CEO: KEVIN HEDDERWICK COMPANY: FAMOUS BRANDS
1-year return: 59,9%
The money quote: “... people who have subsequently j oined me [at Famous Brands] there from SAB can say we can smell a sniff of SAB here...” Grade: A- YOU MIGHT NOT be a particular fan of Mugg & Bean’s new breakfast sausage but there are enough South Africans prepared to shell out hard earned cash to consume Famous Brands fare for you to own the shares without setting foot over the threshold of any one of the group’s nearly 20 brands.
Famous Brands has spent about R90m on acquisitions this year. It is now a substantial shareholder in Coega Dairy, which means it has a stake in its own cheese and long-life milk supplier while it is also now one of the country’s biggest coffee roasters since acquiring a 60% controlling stake in Java Lava. The strategy of owning the supply chain and producing much of what its customers consume, itself, is one of the key features of a company that operates multiple brands from a single platform.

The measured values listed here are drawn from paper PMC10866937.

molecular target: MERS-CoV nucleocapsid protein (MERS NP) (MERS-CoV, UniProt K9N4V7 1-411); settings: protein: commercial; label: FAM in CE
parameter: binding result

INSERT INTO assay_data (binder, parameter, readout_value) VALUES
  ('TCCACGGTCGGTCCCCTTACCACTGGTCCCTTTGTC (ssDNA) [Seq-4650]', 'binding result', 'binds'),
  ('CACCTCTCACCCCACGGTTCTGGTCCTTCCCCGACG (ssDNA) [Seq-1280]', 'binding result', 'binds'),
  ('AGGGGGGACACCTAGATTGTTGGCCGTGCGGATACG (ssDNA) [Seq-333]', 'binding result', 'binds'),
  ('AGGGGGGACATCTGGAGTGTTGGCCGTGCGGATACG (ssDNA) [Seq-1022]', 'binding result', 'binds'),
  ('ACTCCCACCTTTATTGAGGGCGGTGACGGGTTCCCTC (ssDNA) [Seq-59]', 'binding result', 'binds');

Hedderwick’s success is underpinned by the fact that the business has more than doubled revenues and earnings through the recessionary environment sparked by the 2008 financial crisis. Through a mixture of organic growth and through strategic acquisitions, revenues have more than doubled to over R2bn, profits have risen by the same quantum while dividends have more than tripled to 200c. The share price has grown from 1624c in 2008 to current levels higher than 7000c.
The chink in the Famous Brands armour remains its failure to break into the chicken business. By far the biggest single QSR category in South Africa is chicken, dominated by KFC and Nando’s. If Hedderwick can crack that beyond what’s a poor showing so far from Giramundo – that will be the next shape-shifting move the group requires to keep it in the A-stream.